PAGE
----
nep-dcm New Economics Papers
on Discrete Choice Models
Issue of 2007‒03‒10
six papers chosen by
Philip Yu
Hong Kong University

  1. Intertemporal Labor Supply Effects of Tax Reforms By Peter Haan
  2. Neighborhood effects, public housing and unemployment in France By Florence Goffette-Nagot; Claire Dujardin
  3. An analysis of crop choice : adapting to climate change in Latin American farms By Seo, Niggol; Mendelsohn, Robert
  4. An analysis of livestock choice : adapting to climate change in Latin American farms By Seo, Niggol; Mendelsohn, Robert
  5. A Structural Empirical Analysis of Retail Banking Competition: the Case of Hungary By József Molnár; Márton Nagy; Csilla Horváth

  1. By: Peter Haan
    Abstract: In the year 2000, the German government passed the most ambitious tax reform in post-war German history aiming at a significant tax relief for households. One central aim of this tax reform was to improve work incentives and, thereby, foster employment. In this paper, I estimate an intertemporal discrete choice model of female labor supply that allows to analyze the behavioral effects of the tax reform on the labor supply of married and cohabiting women over time. Using the Markov chain property, I analyze the dynamics of labor supply behavior and derive the short- and long-run labor supply effects of the tax reform.
    Keywords: Intertemporal labor supply of married women, tax reform, Panel data, microsimulation
    JEL: C33 H24 H31 J22
    Date: 2007
  2. By: Florence Goffette-Nagot (GATE - Groupe d'analyse et de théorie économique - [CNRS : UMR5824] - [Université Lumière - Lyon II] - [Ecole Normale Supérieure Lettres et Sciences Humaines]); Claire Dujardin (CORE - Center for Operations Research and Econometrics - [Université catholique de Louvain])
    Abstract: This paper is aimed at examining how individual unemployment is influenced both by location in a deprived neighborhood and public housing. Our identification strategy is twofold. First, we estimate a simultaneous probit model of public housing accommodation, type of neighborhood, and unemployment, thus accounting explicitely for correlation of unobservables between the three behaviors. Second, we take advantage of the situation of the public housing sector in France, which allows us to use public housing accommodation as a powerful<br />determinant of neighborhood choices and to use household's demographic characteristics as exclusion restrictions. Our results show that public housing does not have any direct effect on unemployment. However, living within the 35% more deprived neighborhoods does increase the unemployment probability significantly. As expected, the effect of neighborhood substantially decreases when dealing with the endogeneity of neighborhood and when using public housing as a determinant of neighborhood choice.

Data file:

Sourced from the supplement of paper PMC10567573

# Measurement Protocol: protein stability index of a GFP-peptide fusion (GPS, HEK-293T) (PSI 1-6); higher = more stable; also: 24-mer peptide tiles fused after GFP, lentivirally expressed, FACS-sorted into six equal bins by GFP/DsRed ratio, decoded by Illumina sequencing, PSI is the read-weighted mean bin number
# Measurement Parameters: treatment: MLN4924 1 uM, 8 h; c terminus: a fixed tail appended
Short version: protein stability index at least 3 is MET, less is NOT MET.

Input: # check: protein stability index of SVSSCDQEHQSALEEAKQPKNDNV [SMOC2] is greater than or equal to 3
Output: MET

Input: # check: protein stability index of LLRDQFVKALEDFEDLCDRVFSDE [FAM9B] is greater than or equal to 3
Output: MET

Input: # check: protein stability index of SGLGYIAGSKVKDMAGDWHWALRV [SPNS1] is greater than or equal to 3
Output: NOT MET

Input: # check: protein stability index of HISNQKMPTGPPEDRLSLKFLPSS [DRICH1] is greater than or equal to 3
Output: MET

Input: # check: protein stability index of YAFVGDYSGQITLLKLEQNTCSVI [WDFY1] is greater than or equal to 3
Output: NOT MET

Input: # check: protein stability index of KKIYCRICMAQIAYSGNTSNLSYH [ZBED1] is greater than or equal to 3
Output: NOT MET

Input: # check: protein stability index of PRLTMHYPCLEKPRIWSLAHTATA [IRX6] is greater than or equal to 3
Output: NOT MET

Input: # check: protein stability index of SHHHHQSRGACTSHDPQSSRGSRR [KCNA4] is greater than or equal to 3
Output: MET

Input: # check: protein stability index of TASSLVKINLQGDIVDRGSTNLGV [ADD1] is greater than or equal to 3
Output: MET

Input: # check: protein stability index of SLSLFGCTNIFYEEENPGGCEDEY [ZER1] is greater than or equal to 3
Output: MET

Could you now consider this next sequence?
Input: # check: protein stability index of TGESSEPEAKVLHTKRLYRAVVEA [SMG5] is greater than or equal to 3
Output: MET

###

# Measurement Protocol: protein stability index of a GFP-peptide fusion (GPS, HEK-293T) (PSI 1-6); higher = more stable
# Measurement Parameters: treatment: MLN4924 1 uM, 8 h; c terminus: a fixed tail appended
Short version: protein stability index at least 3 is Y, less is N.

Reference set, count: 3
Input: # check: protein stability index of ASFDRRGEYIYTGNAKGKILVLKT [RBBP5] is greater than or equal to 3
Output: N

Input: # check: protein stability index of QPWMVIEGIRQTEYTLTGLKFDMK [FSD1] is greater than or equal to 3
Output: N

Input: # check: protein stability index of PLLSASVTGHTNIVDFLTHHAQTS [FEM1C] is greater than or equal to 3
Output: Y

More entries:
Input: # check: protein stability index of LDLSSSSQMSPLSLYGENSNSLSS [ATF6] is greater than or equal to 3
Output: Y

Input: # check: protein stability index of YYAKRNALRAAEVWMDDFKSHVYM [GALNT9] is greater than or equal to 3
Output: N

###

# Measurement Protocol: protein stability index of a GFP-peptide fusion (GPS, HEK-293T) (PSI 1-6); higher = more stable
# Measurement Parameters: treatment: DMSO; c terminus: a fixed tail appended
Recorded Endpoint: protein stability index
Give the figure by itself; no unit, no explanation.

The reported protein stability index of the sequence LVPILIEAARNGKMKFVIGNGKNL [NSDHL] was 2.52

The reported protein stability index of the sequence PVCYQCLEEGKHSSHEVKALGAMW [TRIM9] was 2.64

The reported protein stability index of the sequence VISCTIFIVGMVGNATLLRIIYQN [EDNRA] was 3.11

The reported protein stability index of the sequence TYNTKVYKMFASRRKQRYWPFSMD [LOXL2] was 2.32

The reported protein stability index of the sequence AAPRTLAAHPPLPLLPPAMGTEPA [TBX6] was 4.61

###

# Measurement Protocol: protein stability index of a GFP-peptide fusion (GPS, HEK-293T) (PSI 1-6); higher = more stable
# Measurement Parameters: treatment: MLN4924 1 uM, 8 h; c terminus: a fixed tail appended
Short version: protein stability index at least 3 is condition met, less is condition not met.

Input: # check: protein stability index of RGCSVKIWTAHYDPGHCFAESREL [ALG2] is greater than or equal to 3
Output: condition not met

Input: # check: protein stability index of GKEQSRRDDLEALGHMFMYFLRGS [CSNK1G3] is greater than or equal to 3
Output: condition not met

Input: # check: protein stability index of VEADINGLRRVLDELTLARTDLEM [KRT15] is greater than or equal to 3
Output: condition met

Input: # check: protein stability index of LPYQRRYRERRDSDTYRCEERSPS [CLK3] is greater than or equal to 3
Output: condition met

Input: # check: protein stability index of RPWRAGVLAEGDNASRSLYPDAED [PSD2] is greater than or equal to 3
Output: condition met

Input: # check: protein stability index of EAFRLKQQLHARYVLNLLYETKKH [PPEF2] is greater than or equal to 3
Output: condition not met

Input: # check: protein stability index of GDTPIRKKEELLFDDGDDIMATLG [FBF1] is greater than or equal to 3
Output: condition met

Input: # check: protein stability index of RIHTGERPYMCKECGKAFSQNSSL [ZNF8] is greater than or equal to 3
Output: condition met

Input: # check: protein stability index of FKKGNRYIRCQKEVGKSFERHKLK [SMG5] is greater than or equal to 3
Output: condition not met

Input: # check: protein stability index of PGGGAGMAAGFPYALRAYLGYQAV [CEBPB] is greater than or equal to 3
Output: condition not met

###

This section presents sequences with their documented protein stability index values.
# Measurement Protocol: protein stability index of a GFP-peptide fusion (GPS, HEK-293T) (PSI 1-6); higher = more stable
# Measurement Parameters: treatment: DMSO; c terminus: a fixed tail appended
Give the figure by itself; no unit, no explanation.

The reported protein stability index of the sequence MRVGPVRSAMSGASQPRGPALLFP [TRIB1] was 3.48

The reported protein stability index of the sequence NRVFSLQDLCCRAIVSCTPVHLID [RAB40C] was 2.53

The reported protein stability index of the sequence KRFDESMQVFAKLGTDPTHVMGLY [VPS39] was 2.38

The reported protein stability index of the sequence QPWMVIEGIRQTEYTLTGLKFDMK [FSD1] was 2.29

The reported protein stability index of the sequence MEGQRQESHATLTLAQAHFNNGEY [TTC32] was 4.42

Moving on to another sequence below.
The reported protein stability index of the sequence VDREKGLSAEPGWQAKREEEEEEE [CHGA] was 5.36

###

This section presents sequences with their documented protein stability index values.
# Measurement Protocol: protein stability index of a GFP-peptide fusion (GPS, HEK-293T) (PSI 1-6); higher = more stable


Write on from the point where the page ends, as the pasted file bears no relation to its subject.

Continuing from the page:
Keywords: Neighborhood effects ; public housing ; unemployment ; simultaneous probit models ; simulated maximum likelihood
    Date: 2007–02–28
  3. By: Seo, Niggol; Mendelsohn, Robert
    Abstract: The authors explore how Latin American farmers adapt to climate by changing crops. They develop a multinomial choice model of farmer ' s choice of crops. Estimating the mo del across over 2,000 farmers in seven countries, they find that both temperature and precipitation affects the crops that Latin American farmers choose. Farmers choose fruits and vegetables in warmer locations and wheat and potatoes in cooler locations. Farms in wetter locations are more likely to grow rice, fruits, and squash, and in dryer locations maize and potatoes. Global warming will cause Latin American farmers to switch away from wheat and potatoes toward fruits and vegetables. Predictions of the impact of climate change must reflect not only changes in yields or net revenues per crop but also crop switching.